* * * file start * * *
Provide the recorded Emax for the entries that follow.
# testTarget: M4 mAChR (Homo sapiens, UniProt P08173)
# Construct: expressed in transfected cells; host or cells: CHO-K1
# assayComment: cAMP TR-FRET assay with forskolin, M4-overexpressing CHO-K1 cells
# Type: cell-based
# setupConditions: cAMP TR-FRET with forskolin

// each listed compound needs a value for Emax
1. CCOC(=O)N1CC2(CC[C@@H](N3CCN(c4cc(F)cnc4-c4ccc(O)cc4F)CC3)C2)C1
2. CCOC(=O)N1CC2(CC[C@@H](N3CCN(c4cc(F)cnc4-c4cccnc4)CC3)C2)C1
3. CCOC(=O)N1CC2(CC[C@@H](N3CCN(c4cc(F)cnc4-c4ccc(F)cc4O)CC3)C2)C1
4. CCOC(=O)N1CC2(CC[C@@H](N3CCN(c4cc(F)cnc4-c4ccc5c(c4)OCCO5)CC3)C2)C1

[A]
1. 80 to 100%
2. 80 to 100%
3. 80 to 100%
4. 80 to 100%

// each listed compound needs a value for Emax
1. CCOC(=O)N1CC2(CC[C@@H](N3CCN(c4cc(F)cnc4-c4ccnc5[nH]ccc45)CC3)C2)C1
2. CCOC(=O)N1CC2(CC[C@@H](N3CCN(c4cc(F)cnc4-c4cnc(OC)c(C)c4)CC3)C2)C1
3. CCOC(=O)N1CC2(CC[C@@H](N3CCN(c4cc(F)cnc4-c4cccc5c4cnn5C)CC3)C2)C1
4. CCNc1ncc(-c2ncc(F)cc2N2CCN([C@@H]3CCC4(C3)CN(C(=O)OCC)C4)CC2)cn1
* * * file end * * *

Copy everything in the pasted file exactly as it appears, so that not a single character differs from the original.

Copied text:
Provide the recorded Emax for the entries that follow.
# testTarget: M4 mAChR (Homo sapiens, UniProt P08173)
# Construct: expressed in transfected cells; host or cells: CHO-K1
# assayComment: cAMP TR-FRET assay with forskolin, M4-overexpressing CHO-K1 cells
# Type: cell-based
# setupConditions: cAMP TR-FRET with forskolin

// each listed compound needs a value for Emax
1. CCOC(=O)N1CC2(CC[C@@H](N3CCN(c4cc(F)cnc4-c4ccc(O)cc4F)CC3)C2)C1
2. CCOC(=O)N1CC2(CC[C@@H](N3CCN(c4cc(F)cnc4-c4cccnc4)CC3)C2)C1
3. CCOC(=O)N1CC2(CC[C@@H](N3CCN(c4cc(F)cnc4-c4ccc(F)cc4O)CC3)C2)C1
4. CCOC(=O)N1CC2(CC[C@@H](N3CCN(c4cc(F)cnc4-c4ccc5c(c4)OCCO5)CC3)C2)C1

[A]
1. 80 to 100%
2. 80 to 100%
3. 80 to 100%
4. 80 to 100%

// each listed compound needs a value for Emax
1. CCOC(=O)N1CC2(CC[C@@H](N3CCN(c4cc(F)cnc4-c4ccnc5[nH]ccc45)CC3)C2)C1
2. CCOC(=O)N1CC2(CC[C@@H](N3CCN(c4cc(F)cnc4-c4cnc(OC)c(C)c4)CC3)C2)C1
3. CCOC(=O)N1CC2(CC[C@@H](N3CCN(c4cc(F)cnc4-c4cccc5c4cnn5C)CC3)C2)C1
4. CCNc1ncc(-c2ncc(F)cc2N2CCN([C@@H]3CCC4(C3)CN(C(=O)OCC)C4)CC2)cn1